Older wraps up her trilogy of near-future thrillers (Null States, 2017, etc.) that focus on the influence of news on politics.
Five years after the last election, micro-democracy—a global system in which every centenal, or area of 100,000 people, votes on a policy-based, not location-based, governing party—is once again under threat as a new election looms. Micro-democracy is operated by Information, an organization which both manages the communication infrastructure and disseminates all data, gathered through constant surveillance and analysis. Attacks on Information data transfer stations, the disappearance of many Information employees (probably to null states outside of the micro-democratic system), a newly discovered underground tunnel of unknown purpose, strangely targeted election ads, and a rising tide of locally sourced data suggest that one or more factions are plotting to overthrow or at least compete with the monolithic Information. Various characters affiliated with Information—Maryam, a “techie”; Mishima, an assassin and spy–turned–reluctant politician; Mishima’s inexperienced but game new assistant, Amran; and the heavily pregnant analyst Roz—seek the source of these incidents. In the process, they wonder: Can Information be saved? And more importantly, should Information be saved? As in the previous two entries, Older here grapples directly and clearly with contemporary issues while tying up the loose ends in a believable way. The novel asks the questions we need to ask today—how do we know a source of information (small-i) is telling us the truth? Is it safer to believe a larger, more established, but possibly hidebound and biased organization or a smaller, more nimble group that might be more sensitive to local context and concerns but almost certainly also has its own agenda?—but doesn’t pretend to answer them. At least Older’s world shows one significant advance: Many of the major players are women and are a fairly diverse group overall.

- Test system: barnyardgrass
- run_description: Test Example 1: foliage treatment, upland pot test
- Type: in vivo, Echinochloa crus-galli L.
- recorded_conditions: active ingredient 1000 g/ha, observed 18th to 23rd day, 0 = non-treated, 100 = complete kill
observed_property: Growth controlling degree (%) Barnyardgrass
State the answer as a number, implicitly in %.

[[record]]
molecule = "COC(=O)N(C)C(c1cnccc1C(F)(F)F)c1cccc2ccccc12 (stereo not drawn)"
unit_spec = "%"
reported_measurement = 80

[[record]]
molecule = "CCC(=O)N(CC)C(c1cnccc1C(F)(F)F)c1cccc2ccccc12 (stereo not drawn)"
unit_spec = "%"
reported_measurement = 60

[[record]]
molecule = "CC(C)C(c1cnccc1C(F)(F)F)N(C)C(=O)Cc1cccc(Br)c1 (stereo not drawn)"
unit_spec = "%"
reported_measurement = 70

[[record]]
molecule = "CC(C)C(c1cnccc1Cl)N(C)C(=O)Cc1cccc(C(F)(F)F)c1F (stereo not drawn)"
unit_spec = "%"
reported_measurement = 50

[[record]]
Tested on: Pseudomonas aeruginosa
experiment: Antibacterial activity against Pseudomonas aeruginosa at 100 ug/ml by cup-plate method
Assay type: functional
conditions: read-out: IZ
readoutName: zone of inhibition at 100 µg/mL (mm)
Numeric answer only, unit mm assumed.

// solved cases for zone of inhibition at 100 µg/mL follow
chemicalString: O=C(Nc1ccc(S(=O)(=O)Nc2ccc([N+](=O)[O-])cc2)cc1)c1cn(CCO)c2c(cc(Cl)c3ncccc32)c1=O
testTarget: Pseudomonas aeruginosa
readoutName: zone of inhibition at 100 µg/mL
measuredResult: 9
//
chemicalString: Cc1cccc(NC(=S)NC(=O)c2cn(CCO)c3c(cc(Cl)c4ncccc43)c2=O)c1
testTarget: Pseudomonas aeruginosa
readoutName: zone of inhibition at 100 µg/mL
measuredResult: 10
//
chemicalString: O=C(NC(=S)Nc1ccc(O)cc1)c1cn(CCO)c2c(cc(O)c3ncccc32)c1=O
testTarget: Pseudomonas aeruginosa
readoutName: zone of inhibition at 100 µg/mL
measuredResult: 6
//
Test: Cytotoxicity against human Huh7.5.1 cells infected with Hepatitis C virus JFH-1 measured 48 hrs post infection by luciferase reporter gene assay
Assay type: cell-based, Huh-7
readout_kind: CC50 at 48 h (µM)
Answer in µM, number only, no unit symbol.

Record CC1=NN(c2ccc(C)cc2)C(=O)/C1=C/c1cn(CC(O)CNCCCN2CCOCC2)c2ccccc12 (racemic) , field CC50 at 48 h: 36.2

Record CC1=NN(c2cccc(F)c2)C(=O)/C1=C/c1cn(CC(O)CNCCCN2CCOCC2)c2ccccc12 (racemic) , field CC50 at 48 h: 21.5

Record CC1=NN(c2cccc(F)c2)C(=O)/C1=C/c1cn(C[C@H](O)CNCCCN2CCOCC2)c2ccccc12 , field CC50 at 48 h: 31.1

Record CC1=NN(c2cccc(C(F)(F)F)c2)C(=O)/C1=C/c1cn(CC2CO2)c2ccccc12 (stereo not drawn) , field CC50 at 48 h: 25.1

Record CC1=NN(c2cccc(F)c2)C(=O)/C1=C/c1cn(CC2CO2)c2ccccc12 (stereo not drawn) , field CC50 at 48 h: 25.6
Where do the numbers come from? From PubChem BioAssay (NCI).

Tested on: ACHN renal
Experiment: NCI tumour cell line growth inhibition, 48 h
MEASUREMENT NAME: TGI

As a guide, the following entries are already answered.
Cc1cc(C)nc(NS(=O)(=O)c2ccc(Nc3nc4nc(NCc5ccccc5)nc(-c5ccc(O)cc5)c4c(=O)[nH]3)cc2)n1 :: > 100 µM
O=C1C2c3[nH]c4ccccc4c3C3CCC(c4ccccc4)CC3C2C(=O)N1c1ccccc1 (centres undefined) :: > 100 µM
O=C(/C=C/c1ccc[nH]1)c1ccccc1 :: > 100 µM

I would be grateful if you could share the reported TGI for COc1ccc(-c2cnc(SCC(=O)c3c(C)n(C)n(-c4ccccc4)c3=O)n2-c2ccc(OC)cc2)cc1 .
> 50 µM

Satisfying as a novel, anxiety-inducing as a comment on our society.